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Granted, prior to the events at the end of season three (which I have yet to see), the characters lived in a more lighthearted world. Though Remnant is plagued by Grimm, season one establishes that it is a time of peace. Here, we see the four first begin their days at the school Beacon. Coming to the series out of order, this was my first exposure to the characters at school. While when I started watching RWBY I got Final Fantasy and His Dark Materials vibes, now I was feeling the series was more like Harry Potter meets Hong Kong cinema. Regardless, during Oum’s tenure, the show’s humor was more frequent and its tempo faster. However, I really don’t care for Weiss’ stuck-up attitude starting out, and I’m glad she’s become a better person as the series has progressed.

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Season two is easily my favorite season. Its first episode is a food fight which is the most brilliant piece of animation in the history of animation. Seriously, here is the link to the episode at the start of the food fight. Just watch it.

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If that wasn’t brilliant enough, the season’s second episode has them playing a Risk-like game in the library with probably some of the best dialogue exchanges in the series. Teams RWBY and JNPR are both present, and Sun and Neptune appear at then end. Though it’s largely played for laughs, we get so much insight into the characters through two devices: a library, and a strategy board game. As mentioned above, even in this world of Grimm, Hunters, and Huntresses, we still get the minor situations and conflicts we could encounter in our own reality. RWBY is a show relevant to the human condition while simultaneously being a fun ride. I can’t ask any more it.

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I could go on and on, episode by episode, recounting the little brilliant moments of which the series is chock-full, but this post is already way longer than I intended. I wasn’t even sure I was going to write anything up on the series until I began season three. Seeing that stadium floating in the sky for the Vytal Festival with one half of the field ice and the other fire pushed me to write this. RWBY is a show so in tune with my own writing and what I want to write that I felt I just had to document it up until this point. I’ve only just begun season three, and I still need to finish season five, before season six starts on October 27th. Additionally, there’s the RWBY: World of Remnant mini-series and the character shorts I hope to get in before the start of the next season. I’m told season three is pretty epic, so I’m about to resume watching that now….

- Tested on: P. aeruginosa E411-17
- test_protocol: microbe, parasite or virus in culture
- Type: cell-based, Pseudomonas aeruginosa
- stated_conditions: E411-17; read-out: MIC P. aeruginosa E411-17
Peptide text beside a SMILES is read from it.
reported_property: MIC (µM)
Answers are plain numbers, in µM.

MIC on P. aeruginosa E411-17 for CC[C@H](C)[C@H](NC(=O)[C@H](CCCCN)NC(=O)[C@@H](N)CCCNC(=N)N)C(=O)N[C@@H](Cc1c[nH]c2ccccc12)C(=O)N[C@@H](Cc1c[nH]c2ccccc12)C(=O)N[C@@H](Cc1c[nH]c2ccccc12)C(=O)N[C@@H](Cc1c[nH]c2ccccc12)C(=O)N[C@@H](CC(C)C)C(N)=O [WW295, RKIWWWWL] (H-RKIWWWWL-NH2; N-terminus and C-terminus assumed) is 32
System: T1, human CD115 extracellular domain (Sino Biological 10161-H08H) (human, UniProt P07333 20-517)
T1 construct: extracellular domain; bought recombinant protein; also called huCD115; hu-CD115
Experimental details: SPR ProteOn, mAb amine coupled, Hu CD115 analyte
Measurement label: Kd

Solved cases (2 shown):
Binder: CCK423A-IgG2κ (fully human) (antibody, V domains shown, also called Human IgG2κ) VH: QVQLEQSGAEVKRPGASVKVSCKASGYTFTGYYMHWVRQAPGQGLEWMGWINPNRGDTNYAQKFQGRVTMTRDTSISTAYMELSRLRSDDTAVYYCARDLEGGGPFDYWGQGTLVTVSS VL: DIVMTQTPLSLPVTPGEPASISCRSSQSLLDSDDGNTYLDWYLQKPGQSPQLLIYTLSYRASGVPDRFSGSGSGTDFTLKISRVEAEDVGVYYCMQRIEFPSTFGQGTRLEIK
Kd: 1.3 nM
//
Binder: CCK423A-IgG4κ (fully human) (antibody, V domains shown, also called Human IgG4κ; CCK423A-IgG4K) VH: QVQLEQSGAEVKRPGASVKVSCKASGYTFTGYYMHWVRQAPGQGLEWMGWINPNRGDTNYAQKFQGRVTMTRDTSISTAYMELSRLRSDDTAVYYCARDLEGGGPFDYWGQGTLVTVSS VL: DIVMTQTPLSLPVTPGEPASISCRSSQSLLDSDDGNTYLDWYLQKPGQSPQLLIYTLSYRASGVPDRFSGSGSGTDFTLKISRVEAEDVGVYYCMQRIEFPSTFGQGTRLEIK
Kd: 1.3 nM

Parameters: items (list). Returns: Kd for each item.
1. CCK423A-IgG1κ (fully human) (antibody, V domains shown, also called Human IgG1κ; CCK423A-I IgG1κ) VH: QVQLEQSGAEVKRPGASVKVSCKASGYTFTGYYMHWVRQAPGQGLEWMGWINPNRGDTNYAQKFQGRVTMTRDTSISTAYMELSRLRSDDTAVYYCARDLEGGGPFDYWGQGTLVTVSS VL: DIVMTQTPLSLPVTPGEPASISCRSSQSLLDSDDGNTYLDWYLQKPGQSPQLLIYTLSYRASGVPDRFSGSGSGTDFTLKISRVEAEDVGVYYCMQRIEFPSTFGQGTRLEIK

“Oh shit, what are we going to do now?”

“Oh shit, what are we going to do now?” are the words Spike Witwicky yells beside Bumblebee after their failed attempt to damage the monster planet Unicron with the detonation of Moon Base Two in the 1986 cartoon film, The Transformers: The Movie. That line was removed for the film’s VHS home release in the United States leaving some of us with no option in the ’90s but to bootleg the Canadian version in order to hear the complete film. Thankfully, the line would return in subsequent home releases this century. This past Thursday, September the 27th, the crowd gathered at the nearly sold-out Fathom Events screening of The Transformers: The Movie gave a collective laugh as Spike yelled the line, the first time most of us had probably heard it in a movie theater since 1986.

Watching The Transformers: The Movie on the big screen as an adult was not something I was going to miss, and I was amazed at how many people likewise felt the same way. Seeing the film so very, very large on the big screen was an experience I thought I’d never have again. I found myself noticing the sides of the movie frame, watching the facial expressions of Constructicons and Seekers as Megatron and Starscream bickered, and picking up little details in the design of the robots that I never really noticed prior, like Kup’s belt. Quite a few children were present with their parents at the showing. These caring parents were no doubt making sure a whole new generation of kids experienced the trauma of Optimus Prime’s death in the dark displayed on a gigantic screen in a room full of strangers.